You are currently viewing the printable version of this article, to return to the normal page, please click here.

Camisea problems don’t fit IDB claims

I must respond to the misleading Nov. 15 letter from the Inter-American Development Bank (IDB), "Clearing up Camisea misconceptions," written to conceal the financial mismanagement and environmental damage caused by the Camisea project, which were exposed in Kelly Hearn's Nov. 9 article "U.S. questions development bank after troubled gas project in Peru."

When ProPublica published accounts of the IDB's enormous investment losses in February 2009, the bank denied them. ProPublica responded with a letter from Sen. Richard Lugar, Indiana Republican, to the IDB president, which read:

"The reported scale of the IDB's investment portfolio losses of $1.9 billion - 10 to 100 times higher than the losses of the other development banks - is of grave concern."

The IDB's own internal review stated that those losses were caused by inadequate risk analysis that allowed heavy investment in U.S. mortgage-backed securities.

Although the U.S. Treasury approved the IDB's capital request, the bank should be aware that in the United States, financial appropriations are made by Congress. Congress may not approve Treasury's requested increase for the IDB because of the bank's poor management, even if other development banks receive increased funding.

With respect to the public consultations on the pipeline the IDB cites, the coalition of indigenous-peoples organizations routinely protests the stage-managed quality of these meetings. Last year, the coalition wrote that the agenda had not been agreed to by stakeholders, diverse participation was not guaranteed, relevant information was not distributed, and the time frame was too short for meaningful dialogue.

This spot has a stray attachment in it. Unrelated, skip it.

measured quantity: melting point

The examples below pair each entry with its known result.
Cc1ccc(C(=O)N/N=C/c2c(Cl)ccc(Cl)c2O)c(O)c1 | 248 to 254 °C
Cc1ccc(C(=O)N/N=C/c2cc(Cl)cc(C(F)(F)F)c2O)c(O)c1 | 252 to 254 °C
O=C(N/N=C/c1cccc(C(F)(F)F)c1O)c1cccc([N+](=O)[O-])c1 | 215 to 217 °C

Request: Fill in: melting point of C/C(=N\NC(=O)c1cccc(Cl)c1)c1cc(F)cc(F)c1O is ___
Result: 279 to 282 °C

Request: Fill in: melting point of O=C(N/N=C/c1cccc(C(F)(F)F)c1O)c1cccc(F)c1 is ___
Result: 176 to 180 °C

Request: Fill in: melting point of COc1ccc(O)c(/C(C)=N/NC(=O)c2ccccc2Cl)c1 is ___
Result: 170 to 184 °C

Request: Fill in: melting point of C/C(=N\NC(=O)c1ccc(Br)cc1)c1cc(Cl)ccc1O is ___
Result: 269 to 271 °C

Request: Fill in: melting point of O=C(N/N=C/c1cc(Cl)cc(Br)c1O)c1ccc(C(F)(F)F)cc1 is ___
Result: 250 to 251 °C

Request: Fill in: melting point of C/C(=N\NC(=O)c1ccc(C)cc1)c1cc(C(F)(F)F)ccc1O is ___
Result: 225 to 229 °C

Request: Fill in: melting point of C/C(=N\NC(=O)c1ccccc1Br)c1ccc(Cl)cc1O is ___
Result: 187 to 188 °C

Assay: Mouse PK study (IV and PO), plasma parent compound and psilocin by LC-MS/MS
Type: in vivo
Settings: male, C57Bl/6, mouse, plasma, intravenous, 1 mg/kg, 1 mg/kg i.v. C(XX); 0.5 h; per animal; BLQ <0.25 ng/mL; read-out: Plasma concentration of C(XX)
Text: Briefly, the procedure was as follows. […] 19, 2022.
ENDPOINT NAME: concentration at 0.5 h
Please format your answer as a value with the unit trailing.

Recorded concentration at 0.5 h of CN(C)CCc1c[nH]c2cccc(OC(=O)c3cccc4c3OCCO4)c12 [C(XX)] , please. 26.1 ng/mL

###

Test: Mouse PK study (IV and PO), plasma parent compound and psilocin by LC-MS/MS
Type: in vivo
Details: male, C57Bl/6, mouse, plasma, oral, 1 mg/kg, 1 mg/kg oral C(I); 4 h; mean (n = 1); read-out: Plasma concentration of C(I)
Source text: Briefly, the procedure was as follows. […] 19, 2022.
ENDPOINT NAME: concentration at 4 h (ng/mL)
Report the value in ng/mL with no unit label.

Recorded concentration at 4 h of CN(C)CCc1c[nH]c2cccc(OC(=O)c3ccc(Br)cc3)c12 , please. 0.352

Finally, the IDB claims that no further ruptures have occurred, but with the consultations staged and the documentation unexamined, who can believe that?



© Copyright 2014 The Washington Times, LLC. Click here for reprint permission.

blog comments powered by Disqus
TWT Video Picks
You Might Also Like
  • Maureen McDonnell looks on as her husband, former Virginia Gov. Bob McDonnell, made a statement on Tuesday after the couple was indicted on corruption charges. (associated press)

    PRUDEN: Where have the big-time grifters gone?

  • This photo taken Jan. 9, 2014,  shows New Jersey Gov. Chris Christie gesturing as he answers a question during a news conference  at the Statehouse in Trenton.  Christie will propose extending the public school calendar and lengthening the school day in a speech he hopes will help him rebound from an apparent political payback scheme orchestrated by key aides. The early front-runner for the 2016 Republican presidential nomination will make a case Tuesday Jan. 14, 2014, that children who spend more time in school graduate better prepared academically, according to excerpts of his State of the State address obtained by The Associated Press. (AP Photo/Mel Evans)

    BRUCE: Bombastic arrogance or humble determination? Chris Christie’s choice

  • ** FILE ** Secretary of State Hillary Rodham testifies on Capitol Hill in Washington, Wednesday, Jan. 23, 2013, before the Senate Foreign Relations Committee hearing on the deadly September attack on the U.S. diplomatic mission in Benghazi, Libya, that killed Ambassador J. Chris Stevens and three other Americans. (AP Photo/Pablo Martinez Monsivais, File)

    PRUDEN: The question to haunt the West

  • Get Breaking Alerts